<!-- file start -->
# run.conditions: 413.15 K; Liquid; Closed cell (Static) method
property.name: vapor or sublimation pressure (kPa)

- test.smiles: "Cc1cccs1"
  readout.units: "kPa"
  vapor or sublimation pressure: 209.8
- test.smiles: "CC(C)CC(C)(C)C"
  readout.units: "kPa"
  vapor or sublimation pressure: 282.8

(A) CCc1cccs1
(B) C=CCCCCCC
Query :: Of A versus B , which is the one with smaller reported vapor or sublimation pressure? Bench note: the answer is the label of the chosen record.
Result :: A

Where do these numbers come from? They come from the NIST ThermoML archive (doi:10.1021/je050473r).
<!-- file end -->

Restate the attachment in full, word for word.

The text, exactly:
# run.conditions: 413.15 K; Liquid; Closed cell (Static) method
property.name: vapor or sublimation pressure (kPa)

- test.smiles: "Cc1cccs1"
  readout.units: "kPa"
  vapor or sublimation pressure: 209.8
- test.smiles: "CC(C)CC(C)(C)C"
  readout.units: "kPa"
  vapor or sublimation pressure: 282.8

(A) CCc1cccs1
(B) C=CCCCCCC
Query :: Of A versus B , which is the one with smaller reported vapor or sublimation pressure? Bench note: the answer is the label of the chosen record.
Result :: A

Where do these numbers come from? They come from the NIST ThermoML archive (doi:10.1021/je050473r).